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IRS Sets 2020 Retirement Plan Contribution and Benefit Limits

Nearly all of the dollar limits currently in effect for 2019 will experience minor increases for 2020.

The Internal Revenue Service (IRS) and the Social Security Administration have increased the amount employees can save this year in their employer-sponsored retirement accounts and the amount individuals can save in their IRAs.

The IRS limits contributions to 401(k)s, IRAs and similar retirement savings plans to prevent highly paid workers from receiving more tax benefits than average-paid workers. Contributions to 401(k) accounts and traditional IRAs are made with pretax dollars, which can significantly reduce the worker’s income tax burden for the year. The investments in these accounts grow tax-deferred, but withdrawals will be subject to income tax.

The 2020 cost of living adjustments are slightly higher than the 2019 dollar limits and apply to 401(k), 403(b) and most 457 plans:

  • A 401(k) is considered one of the best ways to save for retirement. This employer-sponsored retirement plan allows employees to contribute a portion of their income to the plan without paying taxes on it. Most companies will match a certain amount of the employee’s contributions.
  • 403(b) accounts are for private-nonprofit employees and government workers, including public school employees. Similar to 401(k) plans, 403(b) plans are a type of defined-contribution plan that allows participants to shelter money on a tax-deferred basis for retirement.
  • There are two types of 457 retirement accounts — 457(b) is offered to state and local government employees, while a 457(f) is for highly-paid non-profit employees.

A 457(b) plan’s annual contributions and other additions (excluding earnings) to a participant’s account cannot exceed the lesser of:

  1. 100 percent of the participant’s includible compensation, or
  2. the elective deferral limit ($19,500 in 2020 and $19,000 in 2019).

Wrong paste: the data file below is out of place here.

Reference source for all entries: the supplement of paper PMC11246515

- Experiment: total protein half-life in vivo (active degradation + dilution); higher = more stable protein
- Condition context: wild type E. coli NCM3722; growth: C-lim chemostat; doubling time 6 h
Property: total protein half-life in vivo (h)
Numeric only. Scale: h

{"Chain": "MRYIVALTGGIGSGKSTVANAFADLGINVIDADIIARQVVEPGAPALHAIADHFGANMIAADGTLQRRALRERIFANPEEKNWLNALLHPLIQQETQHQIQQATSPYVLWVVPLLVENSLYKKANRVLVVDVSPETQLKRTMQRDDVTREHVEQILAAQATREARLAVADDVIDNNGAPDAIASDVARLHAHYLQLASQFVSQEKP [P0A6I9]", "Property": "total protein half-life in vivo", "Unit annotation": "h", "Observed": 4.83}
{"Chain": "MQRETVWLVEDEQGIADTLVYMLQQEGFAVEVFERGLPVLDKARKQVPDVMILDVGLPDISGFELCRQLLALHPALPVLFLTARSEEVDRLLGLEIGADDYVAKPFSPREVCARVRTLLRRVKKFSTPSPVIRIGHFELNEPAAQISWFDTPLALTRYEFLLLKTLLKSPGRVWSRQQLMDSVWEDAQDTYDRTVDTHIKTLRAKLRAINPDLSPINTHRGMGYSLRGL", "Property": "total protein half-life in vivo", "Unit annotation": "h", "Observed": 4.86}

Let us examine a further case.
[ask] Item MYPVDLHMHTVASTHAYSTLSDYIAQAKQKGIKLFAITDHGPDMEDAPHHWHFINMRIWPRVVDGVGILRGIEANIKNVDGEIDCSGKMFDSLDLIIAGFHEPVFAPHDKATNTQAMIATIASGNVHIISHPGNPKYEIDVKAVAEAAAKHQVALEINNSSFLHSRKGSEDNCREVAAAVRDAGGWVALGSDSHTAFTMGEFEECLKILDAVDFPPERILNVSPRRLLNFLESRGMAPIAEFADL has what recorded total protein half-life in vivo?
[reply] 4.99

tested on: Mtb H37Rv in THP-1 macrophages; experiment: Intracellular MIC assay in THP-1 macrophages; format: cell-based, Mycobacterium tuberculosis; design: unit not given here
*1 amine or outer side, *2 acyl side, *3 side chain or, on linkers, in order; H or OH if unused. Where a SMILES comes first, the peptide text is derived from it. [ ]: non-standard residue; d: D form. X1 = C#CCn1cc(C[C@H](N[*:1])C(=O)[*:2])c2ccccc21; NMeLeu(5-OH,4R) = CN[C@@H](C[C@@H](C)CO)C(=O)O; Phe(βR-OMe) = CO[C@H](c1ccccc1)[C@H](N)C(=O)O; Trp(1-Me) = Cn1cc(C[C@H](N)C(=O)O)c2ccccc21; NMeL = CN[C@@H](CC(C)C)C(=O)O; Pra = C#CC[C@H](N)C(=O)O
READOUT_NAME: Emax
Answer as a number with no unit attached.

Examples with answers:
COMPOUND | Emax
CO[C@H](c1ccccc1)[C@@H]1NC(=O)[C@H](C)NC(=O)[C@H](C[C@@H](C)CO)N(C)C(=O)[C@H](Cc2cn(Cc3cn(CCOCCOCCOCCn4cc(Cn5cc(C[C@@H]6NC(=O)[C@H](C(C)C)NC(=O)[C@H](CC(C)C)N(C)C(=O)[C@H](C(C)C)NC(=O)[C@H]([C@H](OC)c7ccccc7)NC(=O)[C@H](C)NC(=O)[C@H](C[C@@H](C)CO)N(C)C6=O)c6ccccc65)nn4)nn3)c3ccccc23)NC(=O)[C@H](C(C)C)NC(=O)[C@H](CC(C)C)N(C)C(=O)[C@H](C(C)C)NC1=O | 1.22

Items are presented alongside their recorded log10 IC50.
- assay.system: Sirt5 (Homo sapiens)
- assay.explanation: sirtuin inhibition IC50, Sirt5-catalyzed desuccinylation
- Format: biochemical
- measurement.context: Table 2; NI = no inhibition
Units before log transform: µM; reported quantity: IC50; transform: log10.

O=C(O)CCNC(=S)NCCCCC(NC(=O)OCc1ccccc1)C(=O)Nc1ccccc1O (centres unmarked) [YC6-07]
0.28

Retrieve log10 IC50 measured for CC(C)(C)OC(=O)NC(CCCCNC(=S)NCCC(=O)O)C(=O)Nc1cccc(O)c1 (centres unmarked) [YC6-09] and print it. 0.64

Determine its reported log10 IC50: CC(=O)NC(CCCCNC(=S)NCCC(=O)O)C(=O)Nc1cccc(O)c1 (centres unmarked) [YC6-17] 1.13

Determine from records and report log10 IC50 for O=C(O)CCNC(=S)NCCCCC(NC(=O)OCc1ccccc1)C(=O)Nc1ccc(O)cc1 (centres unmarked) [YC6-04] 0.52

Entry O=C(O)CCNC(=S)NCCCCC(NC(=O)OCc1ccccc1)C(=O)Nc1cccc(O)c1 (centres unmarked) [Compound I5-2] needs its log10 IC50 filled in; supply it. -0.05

Additional increases to the general annual contribution limit may also be permitted (for more information visit the IRS website)

Other changes to IRS plans include:

  • Catch-up contribution: Employees who are 50 or older can contribute an extra $6,500 — up from $6,000.
  • SIMPLE (Savings Incentive Match Plan for Employees) retirement accounts: These accounts allow employees and employers to contribute to traditional IRAs set up for employees. Limits increased from $13,000 to $13,500.
  • IRA (Individual Retirement Account): Annual contributions remain the same at $6,000. Also, the additional catch-up contribution limit for individuals aged 50 and older is not subject to an annual cost-of-living adjustment and remains at $1,000.
  • Saver’s Credit (also known as the Retirement Savings Contributions Credit): This credit allows individuals to reduce their income tax dollar-for-dollar by up to $1,000 ($2,000 for Married Filing Jointly). The income limit for low- and moderate-income workers this year is $65,000 for married couples filing jointly, up from $64,000; $48,750 for heads of household, up from $48,000; and $32,500 for singles and married individuals filing separately, up from $32,000.

If your company sponsors a retirement plan, you should update your payroll and plan administration systems for the 2020 cost-of-living adjustments and incorporate the new limits in communications to employees, such as open enrollment materials and summary plan descriptions. We are pleased to help with plan designs that maximize tax savings and retirement benefits but wish to advise clients and their employees to also consult with a tax advisor. Please contact us for more information.